Samarskii (1990). the function 1 Ø . Ý ) = ¶ ë · Ì Ì and where the Ì value problem. In what follows. − ) Ë ≠ Ë . the radiation conditions (Sommerfeld conditions) at inﬁnity are used. which involves the Ë eigenfunctions Ì and eigenvalues of the homogeneous third boundary value problem. ðmñ lim í ó â â Ì í +ô ò Ë Ì õ = 0. A. where the Green’s function is deﬁned by series (2). 2 Ø .3. Ê (2) are the eigenfunctions of the homogeneous ﬁrst boundary Ê and eigenvalues Ê Ê Ê 2 Ø .1-4. Boundary conditions Í at inﬁnity in the case of an inﬁnite domain. < 0. r = {ä .7. ç } (r Ù Ñ . 3 Ø . In two-dimensional problems. the term corresponding to the zero eigenvalue 0 = 0 (Ì 0 = const) is singled out in (4). © 2002 by Chapman & Hall/CRC . Ý Ù Ñ ). To identify a single solution. Tikhonov and A. these conditions are written as ðmñ lim í Ì = const. − ) Ë ≠ Ë . Ý ) Þ Ú ß . 1 Ø . N. ö÷ ë ò ë ò where ô 2 = −1. è denotes the derivative along the outward normal è é ê to the contour Ú with respect to the variables æ and ç . Ý ) Þ Ñ y ß −Û à á (Ý ) â â ã y ß (r. and the and Ì are the Ê Ê Ê positive eigenvalues and the corresponding eigenfunctions of the homogeneous second boundary Ë Ê Ê value problem. Ý ) Þ 1 Ñ ¶ ë · Ì Ì +Û à á ( Ý ) (r. Ë is assumed to be ﬁnite or sufﬁciently rapidly decaying as í î ï . Ê Ê 7. The solution of the second boundary value problem with the boundary condition â Ì = á (r) for r Ù y Ñ ß Ú can be written as Í Ì â ã (r) = Û Ü ( Ý ) (r. the vanishing condition of the solution at inﬁnity is Ì î Ë 0 as í î ï . The solution of the ﬁrst boundary value problem for the Helmholtz equation with the boundary condition Ì = µ (r) for r Ù Ú can be represented in the form Í Ì (r) = Û Ü ( Ý ) (r. The Green’s function is given by the series y (r. the principle of limit absorption and the principle of limit amplitude are also used. the Green’s function is given by the series y (r. (1) Here.3. Reference: A. For clarity. Ý ) Þ Ú y ß . Solution of nonhomogeneous boundary value problem of general form. if the domain is unbounded. Ê Ë (4) where Ñ 2 is the area of the two-dimensional domain under consideration. For > 0. Ý ) = − 2 Ë + =1 Ê (r)Ì · Ë 2( Ê (Ý ) Ë . in the case of an inﬁnite domain.1-5. Ê Ë =1 Ê (r)Ì · Ë 2( Ê (Ý ) Ë . For set. The solution of the third boundary value problem for the Helmholtz equation with the boundary condition Ì â + ì Ì = á (r) for r Ù Ú â ã is given by formula (3). å } and Ý = {æ . (3) Here.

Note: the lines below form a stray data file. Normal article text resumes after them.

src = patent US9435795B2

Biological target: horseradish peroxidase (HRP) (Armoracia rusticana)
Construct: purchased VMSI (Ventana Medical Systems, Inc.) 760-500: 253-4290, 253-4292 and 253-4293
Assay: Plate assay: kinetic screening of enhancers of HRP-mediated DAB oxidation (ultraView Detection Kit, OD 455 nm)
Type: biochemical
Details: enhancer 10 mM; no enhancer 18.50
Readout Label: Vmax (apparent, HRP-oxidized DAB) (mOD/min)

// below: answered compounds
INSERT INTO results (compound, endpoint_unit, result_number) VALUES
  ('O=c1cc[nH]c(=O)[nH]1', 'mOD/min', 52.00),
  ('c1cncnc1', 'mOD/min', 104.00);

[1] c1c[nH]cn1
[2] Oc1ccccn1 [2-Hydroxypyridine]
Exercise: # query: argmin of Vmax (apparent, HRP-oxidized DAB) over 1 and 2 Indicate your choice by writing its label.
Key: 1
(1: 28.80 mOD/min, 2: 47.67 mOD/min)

2å =ù = −ù û 2 1 2 1 +ù 2 2. = −ù 2 .7. § å + ¦ 2 ). ü ü 2 = (− ä + ¦ 1 . is given by 21 ln 1 ð . 2 1 2 1 + ø sinh ù )( Î cos ù +ù 2 2. â 7. û =ù û û + ú sinh ù + ú sin ù 2å 2å 2å ).2-1. 2å + ø sinh ù 1ä 1ä )( Î + ú ). 0 ( ¤ ) and 0 (¤ ) are the Hankel functions of the ﬁrst and second kind of order 0. 0 ( ì í ) if û = ì 4 £ ¢ ¢ (1) (2) where í = ä 2 + å 2 . þ 4 ô ¢ if = ì 2 > 0. −ù 2 2. å ) = Û ë 2ÿ − 2 © . ¦ 2 . å ) = − 3 Ø . Problems in Cartesian Coordinate System A two-dimensional nonhomogeneous Helmholtz equation in the rectangular Cartesian system of coordinates has the form Í â â 2Ì ä 2 + â 2Ì å 2 + Ë Ì = − (ä . å = ù 2. Suppose ü = ü (ä . and ô 2 = −1. å ) is a solution of the homogeneous Helmholtz equation. ä 0 and å 0 are arbitrary constants. as í î 0. Î = ( ý cosh ù 1 ä + ø sinh ù 1 ä )( Î cosh ù . )Þ æ 2 < 0: 1 ü (ä . Samarskii (1990). Particular solutions of the homogeneous equation ( ≡ 0): Ì = ( ä + ø )( Î cos ù å + ú sin ù å ). ü = ü (ä cos ¨ + å sin ¨ + ¦ 1 . (2) 2 > 0.3. where ¦ 1 .2-2.3. ¥ (ä . û = ( ý cos ù = ( ý cosh ù = ( ý cos ù = ( ý cos ù = ( ý cosh ù + ø sin ù + ø sin ù + ø sin ù 1ä )( Î å ä + ú ). å ). 7. Then the functions ü ü 1 = ( ä + ¦ 1 . Domain: − ï 1 © . where ý . A. and ú are arbitrary constants. ü ü ü ü ü ü ü = ( ýÉ ä + ø )( Î cosh ù å ä ä + ú sinh ù å ä ). û û = −ù 2 . Í 1 Ø . ø . ö÷ 3 Reference: A. Solution for û = − ¡ < ä < ï . are also solutions of the equation. Fundamental solutions: þ (ä .3. = −ù 2 Ø . The leading term of the asymptotic expansion of the fundamental solutions. −ä sin ¨ + å cos ¨ + ¦ 2 ). Particular solutions and some relations. 0 ( ¤ ) is the modiﬁed Bessel function of the second kind. and ¨ are arbitrary constants. þ + ú sinh ù ). −ù 2 2. å ) = (ä . § å + ¦ 2 ). 2å 2å 2å 1ä 1ä )( Î cos ù )( Î cosh ù 1ä + ú sin ù ). −ï Û <å < ï .2. Tikhonov and A. ). Solution for û = ì 2 >. å ) = 1 2ÿ ô ¢ 0 ( ¡-í (1) 0 (ì í ) ) if û = −¡ û 2 < 0. N. û = ù 2.